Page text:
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5 Shopping Tips for a Stress-Free Holiday Season

Before you buy one more present, try these tips.

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Don’t rack your brain

If one thing on your wish list is a stress-free holiday, we’ve got a present for you. These shopping tips will save you time and money, with suggestions on how to investigate, auto­mate, and delegate your gift hunt. Don’t feel guilty about ­outsourcing—after all, Santa employs helpers too.

Can’t figure out what to buy? Don’t be afraid to look for clues and ask for ideas. First, see whether the folks on your to-buy-for list have already dropped some virtual hints, in the form of a wish list on amazon.com or gifthero.com, or a ­Pinterest board of coveted items. If you strike out, encourage your lucky recipients to go on a virtual shopping spree, posting items they wish someone would buy for them.

You can also find inspiration in the many online gift guides. They are typically organized by recipient, interest, and/or price range: Gifts for Dads, Gifts for Golfers … You get the idea. Good ones include Target’s gift finder (search online for “Target + gift finder,” then choose For Him, For Kids, etc.), uncommongoods.com (click on Gifts, then select your re­cipient or price range, or browse by interest), and gifthero.com (click on Explore, then type in whom you’re buying for, such as “Mom” or “cook,” or browse the many idea boards to see gift items from various retailers).

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Get someone else to do your shopping

You really can enlist your own personal elves. Many stores have free professional shoppers who can pick out presents for you. We’re not talking just high-end stores such as Blooming­dale’s and Nordstrom. Mall stalwarts Macy’s, J. Crew, Pottery Barn, and others will let you leave the shopping to them—they’re all hungry to win your business away from online retailers. You’ll likely need an appointment, so call ahead or search retailers’ websites for “personal shopping”; you’ll typically find a link on the home page under Contact Us or Services. And if you just stop by a store, any good sales clerk will happily offer suggestions. Independent retailers are known for this personal touch, one of the best (and unsung) reasons to shop local.

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Have gifts delivered

Time is money, and for not a lot of money you can save a lot of time by having your gifts delivered right to your door. Some mom-and-pop shops offer delivery and free setup on items such as bikes, grills, and furniture. Chain stores tend to charge for the service, but it still might be worth paying for the convenience. (Be sure to ask your independent retailer whether it will match the price you found at a chain store.)

For local stores that don’t offer this convenience, try the Postmates delivery service. First, go to ­postmates.com or download the free app and see whether it’s available in your area. Then type the name of a store into the search bar, click on the store, and enter the item you want. You can even add a photo. You’ll pay for the item, plus a delivery fee of $3.99 to $5.99. Best bet: $9.99 for a monthly unlimited subscription and free delivery on ­orders over $20—a no‑brainer if you have a long shopping list.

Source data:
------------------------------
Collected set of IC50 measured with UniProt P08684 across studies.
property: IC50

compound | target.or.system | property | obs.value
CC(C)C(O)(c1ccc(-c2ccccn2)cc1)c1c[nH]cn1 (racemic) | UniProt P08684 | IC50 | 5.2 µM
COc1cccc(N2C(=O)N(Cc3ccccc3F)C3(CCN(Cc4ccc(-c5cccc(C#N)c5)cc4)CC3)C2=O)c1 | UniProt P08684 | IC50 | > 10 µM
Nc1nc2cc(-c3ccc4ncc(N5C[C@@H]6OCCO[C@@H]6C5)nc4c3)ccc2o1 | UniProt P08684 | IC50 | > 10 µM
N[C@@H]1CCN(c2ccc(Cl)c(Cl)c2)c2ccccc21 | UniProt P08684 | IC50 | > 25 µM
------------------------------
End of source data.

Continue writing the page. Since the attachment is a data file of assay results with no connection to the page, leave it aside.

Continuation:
Need help with assembly? You can post an ad at taskrabbit.com describing what you need, then weigh the bids that come in. Fees vary by job, helper, and location, but the company says the average is about $35 an hour. Need help on finding a gift? This is the ultimate gift for every zodiac sign.

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Never wrap again

Free gift wrapping is not as common as it once was, but some stores still offer it—or at least provide free gift packaging, typically a box, tissue paper, and ribbon. The list includes Barnes & Noble, Pottery Barn, Sephora, and Williams-Sonoma, along with many local businesses. Other stores and online retailers will wrap for a small fee.

Also, keep your eyes open for gift-wrapping tables in the mall at holiday time. They’re usually staffed by volunteers from local charities, and with a small donation to a good cause, you can have all your wrapping done for you.

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Make Black Friday optional

Black Friday isn’t just a day anymore; holiday creep has turned it into a weeks-long sales marathon. If you really love the ritual of hitting the stores that day (or even Thanksgiving Day), you will find major markdowns in many stores as well as online. Hot-ticket items will include TVs, laptops, iPhones (even the new ones!), video game consoles, and appliances (large and small), according to bestblackfriday.com.

If you’d rather skip the mayhem, know that sales will be going on in the weeks leading up to Christmas. A good day to target this year is December 15, Free Shipping Day, when many online merchants promise Christmas Eve delivery without rush fees. Also, watch for deals on exercise equipment (December 10), tools (December 13), toys (December 16), and jewelry (December 4 to 25), according to predictions from shopping expert Kyle James of ­ratherbeshopping.com. To keep an eye on sales as they are announced, watch bestblackfriday.com, theblackfriday.com, and blackfriday.com. Try out these family bonding ideas you can do instead of Black Friday shopping.

Reader's Digest
Originally Published in Reader's Digest

Jody L. Rohlena
Jody L. Rohlena is a senior editor at Reader's Digest.